Politics & Media
Dec 25, 2017, 05:56AM

Some Tax Cuts are More Equal Than Others

Democrats hoping GOP’s hubris will hurt them in November.

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Hey, President Trump! Honk if you understand the Republican tax bill you’ve signed into law beyond how it will benefit you and your family.

When Gary Cohn, Trump’s ambassador to the wonderful world of money, asked at a White House conference for a show of hands on how many CEOs would use their tax windfall to create jobs and expand their businesses, very few arms went up. An embarrassed Cohn’s nervous giggle and second request failed to elicit more enthusiasm, suggesting that, one way or another, the captains of industry would pocket the loot.

Bernie Marcus, founder of Home Depot and a Trump cheerleader, described the Republican tax bill in an opinion piece as “the gift that keeps on giving.” Separately, Home Depot announced that it would include its tax savings as part of a $15 billion stock buy-back to reward shareholders as well as CEO Craig Menear and other executives—exactly the opposite of the GOP’s sales pitch for its hasty, largely unread singular legislative notch. Trump, cynically, in a characteristic oops, has admitted the deception.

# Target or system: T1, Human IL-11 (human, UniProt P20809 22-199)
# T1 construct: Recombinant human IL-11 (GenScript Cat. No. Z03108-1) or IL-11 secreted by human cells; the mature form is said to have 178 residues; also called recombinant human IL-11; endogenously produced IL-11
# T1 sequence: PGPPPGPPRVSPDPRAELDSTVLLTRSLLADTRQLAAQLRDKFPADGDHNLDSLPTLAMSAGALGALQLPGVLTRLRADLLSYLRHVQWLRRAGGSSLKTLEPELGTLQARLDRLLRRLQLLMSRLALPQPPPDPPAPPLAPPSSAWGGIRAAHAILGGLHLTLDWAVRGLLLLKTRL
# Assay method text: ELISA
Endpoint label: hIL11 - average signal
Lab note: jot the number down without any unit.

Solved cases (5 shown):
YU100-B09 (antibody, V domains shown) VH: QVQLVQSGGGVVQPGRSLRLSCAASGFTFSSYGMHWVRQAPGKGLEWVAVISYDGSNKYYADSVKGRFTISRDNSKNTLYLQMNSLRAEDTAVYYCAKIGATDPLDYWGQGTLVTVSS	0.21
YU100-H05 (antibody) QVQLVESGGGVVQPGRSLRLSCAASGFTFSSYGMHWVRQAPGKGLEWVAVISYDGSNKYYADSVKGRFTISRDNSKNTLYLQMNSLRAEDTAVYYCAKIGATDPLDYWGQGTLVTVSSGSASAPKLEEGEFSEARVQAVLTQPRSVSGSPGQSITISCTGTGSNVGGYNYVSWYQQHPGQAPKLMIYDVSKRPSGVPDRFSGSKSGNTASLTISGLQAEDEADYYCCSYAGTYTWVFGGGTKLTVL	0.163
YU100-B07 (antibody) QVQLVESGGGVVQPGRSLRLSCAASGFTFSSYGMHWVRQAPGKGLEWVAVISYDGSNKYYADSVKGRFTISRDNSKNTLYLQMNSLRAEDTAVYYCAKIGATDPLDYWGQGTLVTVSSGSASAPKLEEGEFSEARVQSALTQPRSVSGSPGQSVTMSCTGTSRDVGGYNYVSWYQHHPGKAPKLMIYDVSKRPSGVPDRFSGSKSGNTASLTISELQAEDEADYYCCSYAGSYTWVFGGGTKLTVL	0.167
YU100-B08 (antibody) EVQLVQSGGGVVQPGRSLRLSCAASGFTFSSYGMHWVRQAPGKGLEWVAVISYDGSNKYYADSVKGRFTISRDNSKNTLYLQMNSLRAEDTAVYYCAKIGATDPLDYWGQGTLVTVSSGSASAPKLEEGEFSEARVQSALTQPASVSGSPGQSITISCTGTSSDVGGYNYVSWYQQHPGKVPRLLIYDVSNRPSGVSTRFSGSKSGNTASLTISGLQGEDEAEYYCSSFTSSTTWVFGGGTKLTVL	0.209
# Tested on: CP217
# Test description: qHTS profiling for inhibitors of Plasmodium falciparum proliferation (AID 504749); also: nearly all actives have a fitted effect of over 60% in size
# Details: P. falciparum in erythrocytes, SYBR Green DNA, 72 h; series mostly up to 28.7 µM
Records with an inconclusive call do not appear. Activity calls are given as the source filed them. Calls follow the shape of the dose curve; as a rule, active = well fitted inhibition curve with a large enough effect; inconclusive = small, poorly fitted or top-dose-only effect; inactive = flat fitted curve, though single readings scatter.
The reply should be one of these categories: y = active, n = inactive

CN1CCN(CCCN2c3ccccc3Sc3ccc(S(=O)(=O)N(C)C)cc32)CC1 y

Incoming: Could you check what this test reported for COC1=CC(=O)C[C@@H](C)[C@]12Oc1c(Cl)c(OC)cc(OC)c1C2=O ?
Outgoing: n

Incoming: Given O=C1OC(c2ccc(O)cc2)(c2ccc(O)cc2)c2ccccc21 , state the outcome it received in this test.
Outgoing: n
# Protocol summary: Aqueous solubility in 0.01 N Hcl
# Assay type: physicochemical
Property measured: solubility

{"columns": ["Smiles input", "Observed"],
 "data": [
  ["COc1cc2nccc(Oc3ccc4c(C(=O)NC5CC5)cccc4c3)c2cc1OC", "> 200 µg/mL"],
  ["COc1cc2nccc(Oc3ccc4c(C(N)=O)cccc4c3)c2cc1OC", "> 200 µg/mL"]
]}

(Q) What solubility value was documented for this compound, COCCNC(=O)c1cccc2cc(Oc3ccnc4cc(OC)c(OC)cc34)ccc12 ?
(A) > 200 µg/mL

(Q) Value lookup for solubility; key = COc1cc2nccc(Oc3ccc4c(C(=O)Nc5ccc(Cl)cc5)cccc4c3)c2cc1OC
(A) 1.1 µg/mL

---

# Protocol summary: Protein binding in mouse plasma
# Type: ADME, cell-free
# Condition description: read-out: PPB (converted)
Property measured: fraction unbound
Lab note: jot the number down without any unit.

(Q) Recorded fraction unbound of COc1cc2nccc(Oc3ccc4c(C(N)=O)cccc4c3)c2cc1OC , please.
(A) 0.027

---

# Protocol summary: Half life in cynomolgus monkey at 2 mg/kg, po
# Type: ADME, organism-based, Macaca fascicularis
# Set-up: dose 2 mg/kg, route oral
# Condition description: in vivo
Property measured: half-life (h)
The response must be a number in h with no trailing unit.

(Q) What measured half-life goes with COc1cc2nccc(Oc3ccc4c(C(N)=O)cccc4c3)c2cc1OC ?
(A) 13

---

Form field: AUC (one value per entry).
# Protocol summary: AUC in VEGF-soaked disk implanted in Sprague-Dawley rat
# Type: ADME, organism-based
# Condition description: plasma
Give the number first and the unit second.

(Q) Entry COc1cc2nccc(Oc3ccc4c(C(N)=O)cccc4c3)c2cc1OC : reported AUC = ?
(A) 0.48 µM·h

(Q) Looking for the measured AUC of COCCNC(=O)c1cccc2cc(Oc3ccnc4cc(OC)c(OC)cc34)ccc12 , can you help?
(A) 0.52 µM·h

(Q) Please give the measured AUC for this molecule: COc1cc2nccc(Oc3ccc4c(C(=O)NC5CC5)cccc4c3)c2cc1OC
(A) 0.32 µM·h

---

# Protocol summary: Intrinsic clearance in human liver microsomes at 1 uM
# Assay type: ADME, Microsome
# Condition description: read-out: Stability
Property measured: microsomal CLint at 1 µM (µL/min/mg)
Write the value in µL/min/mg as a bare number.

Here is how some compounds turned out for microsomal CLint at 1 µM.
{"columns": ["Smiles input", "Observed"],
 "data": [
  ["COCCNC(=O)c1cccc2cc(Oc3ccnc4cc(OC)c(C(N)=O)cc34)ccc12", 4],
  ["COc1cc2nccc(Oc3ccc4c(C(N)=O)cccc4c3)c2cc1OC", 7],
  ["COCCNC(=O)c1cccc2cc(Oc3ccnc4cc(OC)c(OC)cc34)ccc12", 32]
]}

However, in an unabashed suck-up to the Trump administration and an implied hint for favoritism, several major corporations, such as AT&T, Boeing and Comcast, announced almost immediately upon passage of the tax cuts that they’d award bonuses to employees and create jobs. Boeing relies heavily on government contracts and AT&T is seeking to acquire Time Warner and the Justice Department is suing to block the merger. Wells Fargo, which announced that it was raising its minimum wage to $15, has been heavily fined by the government for fraudulent acts. Sinclair Broadcasting, headquartered in Maryland, also announced $1000 bonuses for employees. Sinclair’s $3.9 billion merger with Tribune Media Co. is pending before the Federal Communications Commission.

Economics is about money in motion, not idle cash. Businesses are flush with stockpiles of unused cash. Michael Bloomberg, former mayor of New York, estimates that businesses are sitting on $2.3 trillion in cash they’re not investing, nor are they creating jobs. The economy is humming along nicely and needs no stimulus. In fact, many economists fear the cuts will overheat and could lead to inflation and high interest rates. But, Trump and his band of know-nothing Republicans, needed a win to justify their presence in Washington.

Yet the durable fable persists. Steve Mnuchin, treasury secretary and the Trump administration’s frequent flyer, is still pushing the myth of less is more. “We think as a result of lowering business taxes, wages will go up. So this is a huge opportunity for creating jobs, for creating tax cuts for working families,” Mnuchin said on CNN. That, to put it mildly, depends on what you do and where you do it—a lathe operator in a red state, maybe, an auto mechanic in a blue state, forget it.